Tuesday, June 18, 2024

Regional Report Triad March 2012


Companies are high on the hog

Beginning this year, state law mandates that public utilities generate a portion of their power with swine and poultry waste, which can be converted to methane that fuels turbines. At the same time, companies are looking for ways to reduce their greenhouse-gas emissions, which lead to global warming. Cavanaugh & Associates PA, a Winston-Salem engineering firm, believes it has developed an answer to both problems.

In 2006 — as the General Assembly was mulling over a bill, which it passed a year later, that would require utilities to use renewable energy — Duke University’s Nicholas School of the Environment asked Cavanaugh to design a swine-waste system that would generate electricity while protecting the environment. Construction began in 2010 at Loyd Ray Farms, a 9,000-hog operation on about 150 acres near Yadkinville, and was completed last May. The system collects about 80,000 gallons of waste a day in an oxygen-free digester. Bacteria convert organic material into methane, which is trapped under a plastic cover. A compressor pushes the biogas into a generator, which powers the system and half the farm. So far, energy generation is exceeding expectations.

Loyd Ray Farms benefits by getting free electricity, but the construction costs are too expensive — about $800,000 — for most farmers. What makes it feasible on a larger scale is the advantages it affords big business. Although Duke University and U.S. Department of Agriculture grants paid for most of it, Duke Energy Corp. kicked in $117,500, plus $30,000 a year for operations and maintenance. In return, the Charlotte-based utility earns credit toward its renewable- and swine-energy requirements.

Another attribute of the Loyd Ray Farms system is that the combustion of methane to create electricity reduces greenhouse-gas emissions by a factor of 21. This attracted Google Inc. and Duke University, who want to be carbon-neutral. In exchange for their investments in the project, they get carbon offsets, which symbolically reduce their overall emissions. 


The annual reduction in greenhouse gases by Loyd Ray Farms’ waste-treatment system is equivalent to carbon-dioxide emissions from:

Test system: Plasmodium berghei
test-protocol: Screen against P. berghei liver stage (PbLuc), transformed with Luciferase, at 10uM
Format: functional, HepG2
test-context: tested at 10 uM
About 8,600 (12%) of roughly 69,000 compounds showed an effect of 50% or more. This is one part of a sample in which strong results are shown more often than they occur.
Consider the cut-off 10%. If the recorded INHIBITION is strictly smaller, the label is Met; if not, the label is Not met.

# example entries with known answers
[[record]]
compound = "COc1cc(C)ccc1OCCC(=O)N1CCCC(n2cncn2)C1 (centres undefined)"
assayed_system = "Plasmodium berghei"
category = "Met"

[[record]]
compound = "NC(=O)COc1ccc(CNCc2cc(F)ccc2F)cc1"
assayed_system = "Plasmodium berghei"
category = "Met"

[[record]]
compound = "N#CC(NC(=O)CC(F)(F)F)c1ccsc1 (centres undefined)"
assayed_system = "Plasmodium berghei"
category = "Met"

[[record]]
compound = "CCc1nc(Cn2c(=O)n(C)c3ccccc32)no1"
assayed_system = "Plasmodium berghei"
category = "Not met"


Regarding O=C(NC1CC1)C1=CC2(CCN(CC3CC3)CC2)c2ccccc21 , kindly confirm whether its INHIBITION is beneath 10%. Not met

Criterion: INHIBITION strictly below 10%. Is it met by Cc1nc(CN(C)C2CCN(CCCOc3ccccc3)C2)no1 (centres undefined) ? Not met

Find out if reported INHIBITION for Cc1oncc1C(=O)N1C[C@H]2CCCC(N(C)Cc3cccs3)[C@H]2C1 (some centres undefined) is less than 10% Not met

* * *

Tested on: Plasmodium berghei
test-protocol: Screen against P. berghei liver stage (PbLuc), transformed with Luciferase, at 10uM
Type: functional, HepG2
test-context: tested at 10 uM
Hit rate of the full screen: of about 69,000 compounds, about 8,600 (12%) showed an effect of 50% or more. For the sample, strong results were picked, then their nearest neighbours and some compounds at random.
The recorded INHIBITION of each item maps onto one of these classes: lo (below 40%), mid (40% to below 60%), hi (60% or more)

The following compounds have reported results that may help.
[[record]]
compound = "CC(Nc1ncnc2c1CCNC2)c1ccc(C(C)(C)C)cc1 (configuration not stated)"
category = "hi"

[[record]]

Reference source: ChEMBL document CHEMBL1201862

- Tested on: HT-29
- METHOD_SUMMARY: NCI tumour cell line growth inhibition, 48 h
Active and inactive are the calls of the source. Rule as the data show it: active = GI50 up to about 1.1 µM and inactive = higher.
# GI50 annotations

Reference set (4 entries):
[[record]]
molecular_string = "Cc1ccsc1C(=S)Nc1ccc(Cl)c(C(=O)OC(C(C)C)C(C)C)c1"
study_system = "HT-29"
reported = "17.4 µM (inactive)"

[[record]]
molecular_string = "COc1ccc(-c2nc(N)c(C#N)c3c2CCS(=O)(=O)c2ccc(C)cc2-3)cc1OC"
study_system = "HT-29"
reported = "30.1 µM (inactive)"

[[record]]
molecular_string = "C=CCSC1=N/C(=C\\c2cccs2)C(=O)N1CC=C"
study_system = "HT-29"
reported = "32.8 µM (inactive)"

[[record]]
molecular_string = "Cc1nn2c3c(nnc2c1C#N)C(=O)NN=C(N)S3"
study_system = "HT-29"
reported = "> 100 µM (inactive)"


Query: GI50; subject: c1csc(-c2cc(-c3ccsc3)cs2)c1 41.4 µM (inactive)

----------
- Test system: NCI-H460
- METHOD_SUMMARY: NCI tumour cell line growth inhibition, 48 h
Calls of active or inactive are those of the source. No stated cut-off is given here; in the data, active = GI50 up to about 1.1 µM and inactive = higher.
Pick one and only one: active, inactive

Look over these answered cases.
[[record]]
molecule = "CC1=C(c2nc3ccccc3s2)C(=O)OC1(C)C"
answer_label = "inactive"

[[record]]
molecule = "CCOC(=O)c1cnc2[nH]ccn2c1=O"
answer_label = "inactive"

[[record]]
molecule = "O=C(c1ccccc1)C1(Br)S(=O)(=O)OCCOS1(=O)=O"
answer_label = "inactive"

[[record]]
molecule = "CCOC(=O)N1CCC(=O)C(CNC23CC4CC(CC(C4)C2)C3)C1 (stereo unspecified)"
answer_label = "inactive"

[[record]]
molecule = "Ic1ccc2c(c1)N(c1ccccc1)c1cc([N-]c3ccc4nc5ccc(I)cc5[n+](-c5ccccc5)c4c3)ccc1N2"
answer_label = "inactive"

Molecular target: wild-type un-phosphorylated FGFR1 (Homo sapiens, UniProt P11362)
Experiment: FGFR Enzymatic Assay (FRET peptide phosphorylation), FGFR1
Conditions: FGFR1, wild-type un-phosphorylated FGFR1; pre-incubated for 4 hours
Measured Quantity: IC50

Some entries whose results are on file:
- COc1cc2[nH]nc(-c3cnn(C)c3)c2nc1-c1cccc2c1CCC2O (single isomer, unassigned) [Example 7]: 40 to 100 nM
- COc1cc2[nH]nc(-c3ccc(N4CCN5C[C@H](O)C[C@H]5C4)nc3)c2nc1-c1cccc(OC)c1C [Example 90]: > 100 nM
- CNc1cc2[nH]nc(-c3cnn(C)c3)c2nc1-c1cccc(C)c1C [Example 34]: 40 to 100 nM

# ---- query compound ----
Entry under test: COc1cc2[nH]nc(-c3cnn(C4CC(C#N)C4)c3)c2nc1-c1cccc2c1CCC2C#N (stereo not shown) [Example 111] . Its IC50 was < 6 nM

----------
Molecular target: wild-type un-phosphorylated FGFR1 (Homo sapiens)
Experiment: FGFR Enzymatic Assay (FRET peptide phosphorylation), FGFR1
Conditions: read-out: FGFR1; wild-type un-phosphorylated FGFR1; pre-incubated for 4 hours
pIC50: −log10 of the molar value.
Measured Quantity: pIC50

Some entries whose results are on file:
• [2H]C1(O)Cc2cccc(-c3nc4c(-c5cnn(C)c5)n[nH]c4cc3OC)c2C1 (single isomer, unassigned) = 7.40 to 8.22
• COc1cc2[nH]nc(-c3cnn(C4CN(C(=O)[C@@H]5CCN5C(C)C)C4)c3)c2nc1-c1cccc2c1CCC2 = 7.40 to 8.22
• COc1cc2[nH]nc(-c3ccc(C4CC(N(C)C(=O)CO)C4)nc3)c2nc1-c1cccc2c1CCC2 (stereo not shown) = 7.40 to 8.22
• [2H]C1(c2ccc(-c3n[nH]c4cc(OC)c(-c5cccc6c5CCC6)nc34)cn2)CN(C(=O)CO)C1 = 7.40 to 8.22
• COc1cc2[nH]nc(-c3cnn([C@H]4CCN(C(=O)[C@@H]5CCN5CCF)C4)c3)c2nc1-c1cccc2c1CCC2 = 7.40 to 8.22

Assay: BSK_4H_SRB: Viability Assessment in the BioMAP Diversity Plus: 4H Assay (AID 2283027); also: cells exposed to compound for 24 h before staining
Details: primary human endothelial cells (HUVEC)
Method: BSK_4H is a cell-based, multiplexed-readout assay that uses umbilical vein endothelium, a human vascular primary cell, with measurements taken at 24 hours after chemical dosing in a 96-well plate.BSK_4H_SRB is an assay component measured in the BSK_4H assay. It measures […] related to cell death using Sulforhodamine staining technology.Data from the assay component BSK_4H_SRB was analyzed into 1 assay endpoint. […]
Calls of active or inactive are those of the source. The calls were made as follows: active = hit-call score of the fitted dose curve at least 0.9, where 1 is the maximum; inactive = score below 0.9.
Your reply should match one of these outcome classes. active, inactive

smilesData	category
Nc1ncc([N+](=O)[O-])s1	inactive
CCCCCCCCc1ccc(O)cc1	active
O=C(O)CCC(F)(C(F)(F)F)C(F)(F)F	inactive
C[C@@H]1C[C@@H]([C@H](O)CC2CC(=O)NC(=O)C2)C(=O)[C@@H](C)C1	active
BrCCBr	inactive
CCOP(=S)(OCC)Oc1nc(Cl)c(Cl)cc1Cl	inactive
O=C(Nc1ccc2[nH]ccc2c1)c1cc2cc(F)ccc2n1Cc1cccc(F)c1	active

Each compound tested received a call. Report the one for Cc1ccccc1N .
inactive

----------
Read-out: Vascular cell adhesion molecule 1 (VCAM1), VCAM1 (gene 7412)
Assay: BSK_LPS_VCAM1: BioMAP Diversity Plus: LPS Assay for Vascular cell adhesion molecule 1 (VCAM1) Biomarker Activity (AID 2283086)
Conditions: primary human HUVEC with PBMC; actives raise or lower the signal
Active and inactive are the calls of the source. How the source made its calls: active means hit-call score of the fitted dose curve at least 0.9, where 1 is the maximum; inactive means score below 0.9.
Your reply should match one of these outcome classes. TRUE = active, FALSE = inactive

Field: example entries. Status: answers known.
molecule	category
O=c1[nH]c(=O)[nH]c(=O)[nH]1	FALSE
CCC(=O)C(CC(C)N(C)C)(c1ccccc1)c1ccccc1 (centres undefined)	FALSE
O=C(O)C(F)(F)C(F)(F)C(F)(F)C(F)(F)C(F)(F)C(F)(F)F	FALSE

18,677 passenger vehicles
221,522 barrels of oil consumed
519 railcars worth of coal burned

Source: Cavanaugh & Associates


$1.9 billion

Wake Forest Baptist Medical Center’s direct economic impact on Forsyth County in the fiscal year that ended June 30, 2011, according to a study the Winston-Salem-based hospital system commissioned. With more than 11,000 employees in the county, it was
Forsyth’s largest employer.


Jobs Greensboro-based Solstas Lab Partners LLC will add over five years to its High Point office, where it employs 860, the largest job expansion in the city in 13 years. The city and Guilford County have approved up to $500,000 each in incentives, while the state will add $450,000. The average annual wage will be $45,000, higher than Guilford’s $39,520.



HIGH POINTHigh Point University will hire 116 employees by the start of the fall semester, adding 50 faculty to undergraduate and doctoral programs and 66 to administration, food service, security and athletics. The additions will increase employment to about 1,126, with plans calling for 400 more within five years.

WINSTON-SALEM — Law firm Womble Carlyle merged with Columbia, S.C.-based Hall & Bowers, which became Womble Carlyle’s 14th office and third in South Carolina. The firm has more than 550 lawyers.

WINSTON-SALEM Wake Forest University named New York University administrator Rogan Kersh provost. Kersh, a Wake Forest alumnus, will assume the position this summer.

WINSTON-SALEM Piedmont Propulsion Systems, which repairs and overhauls airplane blades and other parts for propeller manufacturers, will create 25 jobs here within three years, increasing its local workforce to 60. The company will renovate and move into a building at Smith Reynolds Airport. The average annual wage will be $34,304, lower than Forsyth County’s average of $41,912.

GREENSBORO — Jeff Gauger will take over as executive editor of the News & Record, effective this month. Gauger had been executive editor of The Repository, a daily newspaper in Canton, Ohio, since July 2007.

WINSTON-SALEM — The Mid-Eastern Athletic Conference will move its basketball tournament from here to Norfolk, Va., beginning in 2013. This year’s tournament still will be played in Lawrence Joel Veterans Memorial Coliseum March 5-10. N.C. A&T State and N.C. Central universities are the only North Carolina schools in the conference.

WINSTON-SALEM BB&T will acquire Roseland, N.J.-based wholesale life-insurance distributor Crump Group for $570 million, adding about 1,800 employees to its roughly 30,00


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